Might I suggest that if we who are women spent more time cultivating and feeding our homes and marriages instead of our careers, these statistics may not be quite as dramatic?

Women were designed beautifully to cultivate and nurture, to cultivate our homes and nurture our families—not to conquer the world, corporate or otherwise. There, I said it! I know it won’t be popular, but I said it anyway. Proverbs 31 is familiar to many of us, and we often use it as justification for work outside the home. I believe we are to be workers; we are to put our hands to things that will benefit our families. But not at the expense of our families.

We have somehow believed that if we are not breadwinners, we are less than. Proverbs 31 clearly describes a woman who is respected and revered, a woman who is looked to for wisdom and advice, a woman whose children bless and praise her. She is also a woman who cooks for her family, who opens her home for ministry and her arms to the poor. Just because a woman’s “job” is different from that of a man does not make her less than, just different from.

I understand that some women have no choice but to work. I believe many that do would rather be home. Scripture tells us that God looks at the heart, and sometimes our situation, in spite of our best effort, is beyond our control. As mothers, we do what we have to for our children. You may be the only source of provision for your family, and if that’s the case, may God bless you and provide abundantly!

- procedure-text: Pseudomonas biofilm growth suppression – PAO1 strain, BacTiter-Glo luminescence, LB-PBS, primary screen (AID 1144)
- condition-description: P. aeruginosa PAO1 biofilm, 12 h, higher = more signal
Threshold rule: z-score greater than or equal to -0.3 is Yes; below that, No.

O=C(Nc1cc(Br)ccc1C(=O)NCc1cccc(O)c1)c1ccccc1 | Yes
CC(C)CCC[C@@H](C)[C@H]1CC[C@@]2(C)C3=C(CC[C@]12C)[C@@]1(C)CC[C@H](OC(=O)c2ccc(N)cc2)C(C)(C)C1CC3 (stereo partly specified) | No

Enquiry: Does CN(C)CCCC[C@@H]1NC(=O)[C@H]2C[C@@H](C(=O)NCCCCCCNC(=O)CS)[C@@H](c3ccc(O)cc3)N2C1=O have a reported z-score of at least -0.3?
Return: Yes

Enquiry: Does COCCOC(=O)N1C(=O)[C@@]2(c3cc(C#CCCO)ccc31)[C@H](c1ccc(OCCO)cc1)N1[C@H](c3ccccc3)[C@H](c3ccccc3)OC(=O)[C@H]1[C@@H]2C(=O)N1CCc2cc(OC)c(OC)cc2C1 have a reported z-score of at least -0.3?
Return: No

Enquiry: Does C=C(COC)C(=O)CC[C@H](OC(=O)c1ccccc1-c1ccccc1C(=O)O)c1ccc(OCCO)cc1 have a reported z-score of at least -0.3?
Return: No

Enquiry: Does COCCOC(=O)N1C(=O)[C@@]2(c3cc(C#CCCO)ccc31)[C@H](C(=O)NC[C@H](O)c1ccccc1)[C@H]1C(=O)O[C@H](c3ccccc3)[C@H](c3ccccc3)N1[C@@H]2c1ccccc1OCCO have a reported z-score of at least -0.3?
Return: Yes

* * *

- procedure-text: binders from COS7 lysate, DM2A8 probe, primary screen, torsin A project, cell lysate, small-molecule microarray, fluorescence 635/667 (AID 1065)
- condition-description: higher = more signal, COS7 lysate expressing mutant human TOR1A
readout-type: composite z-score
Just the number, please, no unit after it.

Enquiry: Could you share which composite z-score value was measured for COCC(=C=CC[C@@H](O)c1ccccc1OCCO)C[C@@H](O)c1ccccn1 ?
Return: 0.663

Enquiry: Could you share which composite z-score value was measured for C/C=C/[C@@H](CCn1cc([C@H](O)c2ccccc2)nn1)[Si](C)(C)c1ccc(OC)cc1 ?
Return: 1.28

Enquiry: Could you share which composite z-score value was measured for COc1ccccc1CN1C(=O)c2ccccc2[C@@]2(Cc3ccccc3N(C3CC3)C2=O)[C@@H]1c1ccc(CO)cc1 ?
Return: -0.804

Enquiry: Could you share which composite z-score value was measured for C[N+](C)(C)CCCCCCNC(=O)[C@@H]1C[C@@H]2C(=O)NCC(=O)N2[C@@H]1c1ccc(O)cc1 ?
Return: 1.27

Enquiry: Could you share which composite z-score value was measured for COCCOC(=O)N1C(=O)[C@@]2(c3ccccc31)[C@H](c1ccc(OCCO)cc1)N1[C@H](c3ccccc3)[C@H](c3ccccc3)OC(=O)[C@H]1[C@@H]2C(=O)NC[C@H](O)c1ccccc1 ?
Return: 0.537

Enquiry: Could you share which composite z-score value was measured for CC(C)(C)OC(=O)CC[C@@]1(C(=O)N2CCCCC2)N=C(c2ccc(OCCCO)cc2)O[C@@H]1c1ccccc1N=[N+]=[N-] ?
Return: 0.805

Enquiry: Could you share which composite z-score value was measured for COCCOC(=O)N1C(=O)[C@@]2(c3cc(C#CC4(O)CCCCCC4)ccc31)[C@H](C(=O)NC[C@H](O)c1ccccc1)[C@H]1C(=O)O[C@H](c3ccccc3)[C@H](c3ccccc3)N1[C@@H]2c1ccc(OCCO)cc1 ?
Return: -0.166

I believe that as a result of our striving to be seen as equals, we have lost our uniqueness as women. Good men are becoming afraid to pay a woman a polite compliment. Many no longer give up their seats or open doors for women because their motives may be questioned. It’s a sad state of affairs. I am raising my boys to become real men. Godly men. Men who see being providers, protectors, leaders in their homes as a true calling. I am raising my daughter to value her femininity and future womanhood. Real “girl power” comes when we recognize the amazing opportunity we have as women to fulfill a calling that only we can fulfill: to raise our children and nurture our marriages as only we can.

Lord, let true feminism be alive and well in our homes and families. Help our focus to be where it needs to be—on the eternal and not the temporal. Forgive us for buying into the lie that we need to be more than what You’ve intended us to be. Thank You for womanhood and the tremendous blessing it is. Help us to be different from the culture around us! Amen.